London should lead the way in love, says Paris Lees. We’re the best qualified in the world to do it.
As the Orlando shootings and murder of MP Jo Cox tragically reminded us, there’s still a great deal of hate in the world. Anyone who has ever felt that it wasn’t safe to hold hands with the person they love in public will know that a gay club is so much more than a place to dance. It’s a refuge from discrimination. It is where gay and trans people have traditionally come together to create a sense of belonging and it’s why the killings in Orlando felt like an attack on a whole community. It is why so many thousands of us took to the streets of Soho the next day in solidarity. The message was simple: we will not give in to fear. We will not give in to hate. Love wins. It has to.
The worst of human nature brought out the best of our city. But why does it take an act of horror to bring us together? And how do we keep this feeling of community moving forward?
My first proper trip to London was when I was 16. I had been once with my mother as a child, but this was the first time I’d ventured down of my own accord. I’m from a rough council estate in Nottingham and London seemed to me to be this huge glamorous metropolis. Which, of course, it is. I was mesmerised. I came with two friends who were both, like me, transgender women who had yet to take the plunge and ‘transition’ from male to female. We caught a bus from King’s Cross to Soho, by jumping on the back. In Nottingham you had to get on buses at the front and pay the driver. Even London buses seemed exciting.
In Soho we jumped on a rickshaw and asked to be taken to ‘the centre of everything’, like Madonna arriving in New York for the first time. Five minutes later and £20 lighter we were delivered to Old Compton Street. I felt like Cinderella. It was thrilling. A bar was playing Kylie Minogue, so we went in. It was G-A-Y and from there we went to Heaven, in every sense of the word. I remember being amazed to see so many gay people from ethnic minorities. My friends – both of whom are black – were equally impressed.
That diversity is what makes London so special. All of human life is represented here. Get on the Northern line at any hour of the day and see for yourself.
Why do so many people from gender and sexual minorities come here, though? The sad truth is that many of us were unwelcome in our hometowns. Like many LGBT people, I was bullied relentlessly at school and at home by my father for ‘talking like a girl’ and ‘acting like a poof’. Later, when I transitioned and was still finding my style as a woman, I was abused on the streets and called a ‘fucking tranny’. Can you blame me for wanting to run away to a big, anonymous city where anything goes? London is a sanctuary for misfits from across the world.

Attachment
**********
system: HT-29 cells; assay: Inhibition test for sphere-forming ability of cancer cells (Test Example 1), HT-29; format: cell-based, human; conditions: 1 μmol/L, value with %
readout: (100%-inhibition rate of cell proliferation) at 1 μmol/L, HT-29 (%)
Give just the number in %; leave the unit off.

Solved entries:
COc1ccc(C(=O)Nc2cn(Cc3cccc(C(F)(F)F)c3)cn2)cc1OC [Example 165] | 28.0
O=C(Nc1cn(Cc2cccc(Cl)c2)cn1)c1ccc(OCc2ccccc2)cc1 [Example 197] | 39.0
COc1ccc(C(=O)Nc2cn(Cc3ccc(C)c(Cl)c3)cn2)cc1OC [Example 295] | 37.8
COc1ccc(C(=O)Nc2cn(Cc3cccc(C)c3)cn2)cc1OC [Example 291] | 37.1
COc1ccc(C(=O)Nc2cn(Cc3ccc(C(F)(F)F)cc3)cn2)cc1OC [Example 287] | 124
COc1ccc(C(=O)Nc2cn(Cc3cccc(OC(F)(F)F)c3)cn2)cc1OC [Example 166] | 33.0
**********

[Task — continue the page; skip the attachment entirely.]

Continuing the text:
That doesn’t mean it is always safe to be different in London. People are still attacked here – murdered, even – simply for being gay or trans, but it is better than many other cities. London is one of the few places in Britain that I have seen same-sex couples walking around hand in hand.
The community we’ve formed here is rooted in escapism: in bars and clubs, in drink and drugs and risky sexual adventures. I’m not judging. I like to party as much as the next girl. There’s a growing sense, though, that unchecked hedonism could now be causing us harm. As Attitude magazine’s departing editor Matthew Todd points out in his new book, ‘Straight Jacket: How to Be Gay and Happy’, LGBT people are more likely to experience mental health issues, addiction and sexually transmitted diseases. Why? Family rejection is one factor, but mainly, he argues – and I agree – it is almost impossible to have grown up gay or trans in Britain and not be deeply scarred by discrimination. Many of us were made to feel ashamed simply for being ourselves as children, and the effects of this toxic shame can last a lifetime. It is why, in 2016, gay and trans people are still much more likely to commit suicide than the rest of the population.
Thankfully, London’s queer community is leading the way in addressing these issues. No one is saying we can’t have fun any more, but we need more ways of coming together as a community that don’t involve getting blind drunk. More and more gay men are meeting at groups like ‘Let’s Talk About Gay Sex and Drugs’ and ‘A Change of Scene’ to discuss self-esteem and self-care. There’s a swimming group for trans people in Lewisham. Todd would like an LGBT centre in Soho to be used in the same way that Jewish people use the Jewish Centre. Clearly that will require big money, political backing and support from the community, but it’s not impossible.
Gay people are known for setting trends. So are Londoners. Our community is in a unique position to set an example not just to other LGBT people, but to the world. If London can elect a pro-gay, Muslim mayor in the current climate of fear and prejudice, we can do anything. Think of it as a revolution of love. I don’t care if I sound sentimental. The world is in a bad place right now and the only way to begin healing it is by spreading love. That includes love for ourselves. Love is about connection and caring for others. So is community. The only question now is: how will you make sure that love wins?
‘Straight Jacket: How to Be Gay and Happy’ by Matthew Todd is published by Bantam Press.
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